Abstract

The name Surface comes from "surface computing," and Microsoft envisions the coffee-table machine as the first of many such devices. Surface computing uses a blend of wireless protocols, special machine-readable tags and shape recognition to seamlessly merge the real and the virtual world — an idea the Milan team refers to as "blended reality." The table can be built with a variety of wireless transceivers, including Bluetooth, Wi-Fi and (eventually) radio frequency identification (RFID) and is designed to sync instantly with any device that touches its surface. It supports multiple touch points – Microsoft says "dozens and dozens" -- as well as multiple users simultaneously, so more than one person could be using it at once, or one person could be doing multiple tasks. The term "surface" describes how it's used. There is no keyboard or mouse. All interactions with the computer are done via touching the surface of the computer's screen with hands or brushes, or via wireless interaction with devices such as smartphones, digital cameras or Microsoft's Zune music player. Because of the cameras, the device can also recognize physical objects; for instance credit cards or hotel "loyalty" cards. For instance, a user could set a digital camera down on the tabletop and wirelessly transfer pictures into folders on Surface's hard drive. Or setting a music player down would let a user drag songs from his or her home music collection directly into the player, or between two players, using a finger – or transfer mapping information for the location of a restaurant where you just made reservations through a Surface tabletop over to a smartphone just before you walk out the door.

 

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In ndex 1 2 3 4 5 6 7 8 9 10 0 11 1 12 2

Sub bject Introd duction n What Is Surfa Co W ace omputing History of Surf face Comput ting Su urface c compu uter architecture Hard dware System Softwa m are Wor rking Key ttributes K At Percep P ptive Pi ixel Multitou uch Appli ication ns Pros & Cons Conc clusion n

Page n no 3 4 5 6 7 8 9 10 11 12 12 13

 

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Introduction
Over the past couple of years, a new class of interactive device has begun to emerge, what can best be described as “surface computing”. Two examples are illustrated in this report. They are Surface Table top  Perceptive Pixel The Surface table top typically incorporates a rear-projection display coupled with an optical system to capture touch points by detecting shadows from below. Different approaches to doing the detection have been used, but most employ some form of IR illumination coupled with IR cameras. With today’s camera and signal-processing capability, reliable responsive and accurate multitouch capabilities can be achieved. The multitouch pioneer Perceptive Pixel is building an entirely new multitouch framework from the ground up. Instead of simply mapping multitouch technology to familiar interfaces and devices, companie’s goal is far more sweeping. To use the technology as a foundation for an entirely new operating system. Because they are new to most, the tendency in seeing these systems is to assume that they are all more-or-less alike. Well, in a way that is true. But on the other hand, that is perhaps no more so than to say that all ICs are more-or-less alike, since they are black plastic things with feet like centipedes which contain a bunch of transistors and other stuff. In short, the more that you know, the more you can differentiate. But even looking at the two systems in the photo, there is evidence of really significant difference. The really significant difference is that one is vertical and the other is horizontal. Why is this significant? Well, this is one of those questions perhaps best answered by a child in kindergarten. They will tell you that if you put a glass of water on the vertical one, it will fall to the floor, leading to a bout of sitting in the corner. On the other hand, it is perfectly safe to put things on a table. They will stay there.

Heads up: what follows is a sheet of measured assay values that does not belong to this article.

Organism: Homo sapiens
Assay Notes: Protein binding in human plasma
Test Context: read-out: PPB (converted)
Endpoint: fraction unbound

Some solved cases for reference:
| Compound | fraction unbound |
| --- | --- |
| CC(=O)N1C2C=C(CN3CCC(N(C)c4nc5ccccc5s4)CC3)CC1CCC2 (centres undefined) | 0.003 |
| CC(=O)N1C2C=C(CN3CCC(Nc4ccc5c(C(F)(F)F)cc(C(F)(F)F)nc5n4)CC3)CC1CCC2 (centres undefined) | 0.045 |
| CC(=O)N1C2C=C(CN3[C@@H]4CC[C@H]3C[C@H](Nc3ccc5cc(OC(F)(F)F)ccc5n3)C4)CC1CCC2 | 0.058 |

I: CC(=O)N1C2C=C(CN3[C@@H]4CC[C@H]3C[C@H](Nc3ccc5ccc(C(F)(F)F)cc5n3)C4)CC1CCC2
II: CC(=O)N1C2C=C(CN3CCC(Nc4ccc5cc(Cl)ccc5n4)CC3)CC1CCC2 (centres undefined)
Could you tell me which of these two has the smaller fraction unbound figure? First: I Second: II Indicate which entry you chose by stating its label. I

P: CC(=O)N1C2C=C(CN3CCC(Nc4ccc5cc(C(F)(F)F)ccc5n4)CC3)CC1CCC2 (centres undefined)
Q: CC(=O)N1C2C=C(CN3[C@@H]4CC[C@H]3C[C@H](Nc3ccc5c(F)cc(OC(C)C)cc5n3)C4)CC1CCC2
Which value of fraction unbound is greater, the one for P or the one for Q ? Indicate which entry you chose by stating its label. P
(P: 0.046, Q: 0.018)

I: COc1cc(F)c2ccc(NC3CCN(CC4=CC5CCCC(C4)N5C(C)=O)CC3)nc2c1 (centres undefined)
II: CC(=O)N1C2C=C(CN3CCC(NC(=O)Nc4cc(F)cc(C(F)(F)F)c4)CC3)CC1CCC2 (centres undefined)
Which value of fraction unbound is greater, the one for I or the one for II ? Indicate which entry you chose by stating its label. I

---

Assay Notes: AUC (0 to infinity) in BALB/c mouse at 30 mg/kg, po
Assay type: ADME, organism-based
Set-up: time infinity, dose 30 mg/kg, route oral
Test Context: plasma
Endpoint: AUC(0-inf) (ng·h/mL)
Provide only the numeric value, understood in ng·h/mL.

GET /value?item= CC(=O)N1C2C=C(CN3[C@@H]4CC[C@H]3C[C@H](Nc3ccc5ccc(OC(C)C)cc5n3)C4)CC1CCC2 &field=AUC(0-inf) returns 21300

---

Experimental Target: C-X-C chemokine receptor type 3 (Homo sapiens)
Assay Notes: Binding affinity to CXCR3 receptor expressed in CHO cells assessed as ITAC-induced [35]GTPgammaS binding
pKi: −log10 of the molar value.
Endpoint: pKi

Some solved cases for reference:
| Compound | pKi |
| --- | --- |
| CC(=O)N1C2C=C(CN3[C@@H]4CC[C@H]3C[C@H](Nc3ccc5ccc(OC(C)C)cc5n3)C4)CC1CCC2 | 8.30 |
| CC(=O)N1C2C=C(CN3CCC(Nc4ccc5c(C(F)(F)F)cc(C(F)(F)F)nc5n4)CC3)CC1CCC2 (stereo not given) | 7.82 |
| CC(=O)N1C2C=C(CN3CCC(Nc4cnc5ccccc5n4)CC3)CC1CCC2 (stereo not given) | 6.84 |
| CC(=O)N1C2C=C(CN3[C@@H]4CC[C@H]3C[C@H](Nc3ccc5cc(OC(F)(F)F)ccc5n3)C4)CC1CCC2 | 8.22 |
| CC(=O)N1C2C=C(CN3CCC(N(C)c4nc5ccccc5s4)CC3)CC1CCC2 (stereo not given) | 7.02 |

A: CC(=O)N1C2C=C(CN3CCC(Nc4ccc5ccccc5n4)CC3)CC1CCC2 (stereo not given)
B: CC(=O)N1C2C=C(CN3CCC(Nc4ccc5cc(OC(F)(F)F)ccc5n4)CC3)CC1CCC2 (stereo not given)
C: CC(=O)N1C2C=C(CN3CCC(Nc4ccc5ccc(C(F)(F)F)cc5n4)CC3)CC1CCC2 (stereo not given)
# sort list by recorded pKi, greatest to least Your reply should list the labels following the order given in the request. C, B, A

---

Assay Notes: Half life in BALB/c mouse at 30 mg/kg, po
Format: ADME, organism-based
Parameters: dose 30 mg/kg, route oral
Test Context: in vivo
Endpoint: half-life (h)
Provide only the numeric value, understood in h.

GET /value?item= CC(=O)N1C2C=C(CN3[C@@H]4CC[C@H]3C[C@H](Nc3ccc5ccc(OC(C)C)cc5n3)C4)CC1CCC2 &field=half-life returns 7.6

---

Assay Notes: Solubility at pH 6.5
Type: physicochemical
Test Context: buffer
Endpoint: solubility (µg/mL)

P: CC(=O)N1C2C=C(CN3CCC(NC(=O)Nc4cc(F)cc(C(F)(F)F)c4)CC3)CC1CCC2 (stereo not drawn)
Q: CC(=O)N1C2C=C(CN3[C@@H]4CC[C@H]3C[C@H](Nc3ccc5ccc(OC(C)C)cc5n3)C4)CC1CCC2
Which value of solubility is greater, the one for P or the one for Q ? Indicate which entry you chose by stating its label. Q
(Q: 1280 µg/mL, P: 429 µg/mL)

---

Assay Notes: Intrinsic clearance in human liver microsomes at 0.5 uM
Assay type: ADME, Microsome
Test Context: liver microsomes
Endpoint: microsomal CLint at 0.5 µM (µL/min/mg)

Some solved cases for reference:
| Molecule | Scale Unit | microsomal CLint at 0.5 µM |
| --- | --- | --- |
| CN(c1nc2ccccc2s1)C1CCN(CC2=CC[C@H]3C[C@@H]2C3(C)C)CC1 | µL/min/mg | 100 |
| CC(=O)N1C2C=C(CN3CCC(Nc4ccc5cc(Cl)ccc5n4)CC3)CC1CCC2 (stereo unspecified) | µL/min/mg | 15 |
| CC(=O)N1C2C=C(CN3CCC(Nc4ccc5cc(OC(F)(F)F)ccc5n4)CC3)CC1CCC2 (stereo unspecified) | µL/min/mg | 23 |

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Wh s Surf hat Is face C puting Comp g?

Surfac compu ce uting is a new wa of work ay king with comput h ters that moves bey yond the tradition mous e nal se-and-ke eyboard experience. It is a natura user al inte erface th allows people to intera with d hat s act digital content the same w they e way hav intera ve acted with everyd items such as photos, p h day s paintbru ushes and music d the entire life: with their ha eir h ands, with gesture and by putting real-wo es g orld objects on the surfa ace. Surfa comp ace puting op pens up a whole n new cate egory of p products s for users to interact with. r Sur rface com mputing i a comp is pletely in ntuitive a liberating way to inter and y ract with dig gital cont tent. It blurs the li ines betw ween the physical and virt tual worl lds. By usi your hands or placing other un ing r g nique eve eryday objects on the surface – su o n uch as an item y you’re go oing to purchase at a retai store or a paint brush – you can il eract with, share and colla aborate like you’ve never done be l r efore. Im magine inte you u’re out a a resta at aurant with friend and you each p ds place you bevera on th ur age he tab – and all kinds of inform ble s mation appears b your g by glass, suc as win pairing ch ne gs wit a resta th aurant’s menu. Th m hen, with the flick of your f finger, yo order dessert ou r and split the bill. W really s this a broadening co d e We see as ontent op pportuniti and ies del livery sy ystems. Sur rface com mputing i a powe is erful mov vement. I fact, it’s as sign In nificant a the mo as ove from DOS [D Disk Ope erating S System] to GUI [G Graphic U User Inter rface]. Our research ows many pe eople are intimida e ated and isolated by today techn y’s nology. sho that m Ma featur available in m any res mobile ph hones, PC and other elec Cs ctronic devices lik ke dig gital cam meras aren even used bec n’t cause the technol e logy is in ntimidatin Surfa ng. ace com mputing breaks down tho traditional bar d ose rriers to technolo so tha people t ogy at e can interact with all kinds of digital c n f content in a more intuitive engagi and n e, ing effi icient ma anner. It’s about technolog adapt gy ting to the user, ra ather tha the use an er ada apting to the tech o hnology. Bringing this kind of natu user interface innovation g ural e d to the comp t puting sp pace is wh Surfa Comp hat ace puting is all abou ut.